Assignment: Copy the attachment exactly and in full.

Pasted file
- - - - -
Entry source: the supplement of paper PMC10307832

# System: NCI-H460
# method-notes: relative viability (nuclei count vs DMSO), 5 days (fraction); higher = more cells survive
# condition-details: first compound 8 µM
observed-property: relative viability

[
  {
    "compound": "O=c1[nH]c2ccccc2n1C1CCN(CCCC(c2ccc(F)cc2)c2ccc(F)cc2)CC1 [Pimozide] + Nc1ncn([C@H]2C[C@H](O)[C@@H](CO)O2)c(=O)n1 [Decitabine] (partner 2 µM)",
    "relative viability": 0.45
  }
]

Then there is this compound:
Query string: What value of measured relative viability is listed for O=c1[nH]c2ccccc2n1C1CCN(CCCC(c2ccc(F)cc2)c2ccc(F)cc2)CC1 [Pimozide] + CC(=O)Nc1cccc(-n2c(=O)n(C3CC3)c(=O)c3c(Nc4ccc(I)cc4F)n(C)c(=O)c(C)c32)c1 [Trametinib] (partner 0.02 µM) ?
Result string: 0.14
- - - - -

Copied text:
Entry source: the supplement of paper PMC10307832

# System: NCI-H460
# method-notes: relative viability (nuclei count vs DMSO), 5 days (fraction); higher = more cells survive
# condition-details: first compound 8 µM
observed-property: relative viability

[
  {
    "compound": "O=c1[nH]c2ccccc2n1C1CCN(CCCC(c2ccc(F)cc2)c2ccc(F)cc2)CC1 [Pimozide] + Nc1ncn([C@H]2C[C@H](O)[C@@H](CO)O2)c(=O)n1 [Decitabine] (partner 2 µM)",
    "relative viability": 0.45
  }
]

Then there is this compound:
Query string: What value of measured relative viability is listed for O=c1[nH]c2ccccc2n1C1CCN(CCCC(c2ccc(F)cc2)c2ccc(F)cc2)CC1 [Pimozide] + CC(=O)Nc1cccc(-n2c(=O)n(C3CC3)c(=O)c3c(Nc4ccc(I)cc4F)n(C)c(=O)c(C)c32)c1 [Trametinib] (partner 0.02 µM) ?
Result string: 0.14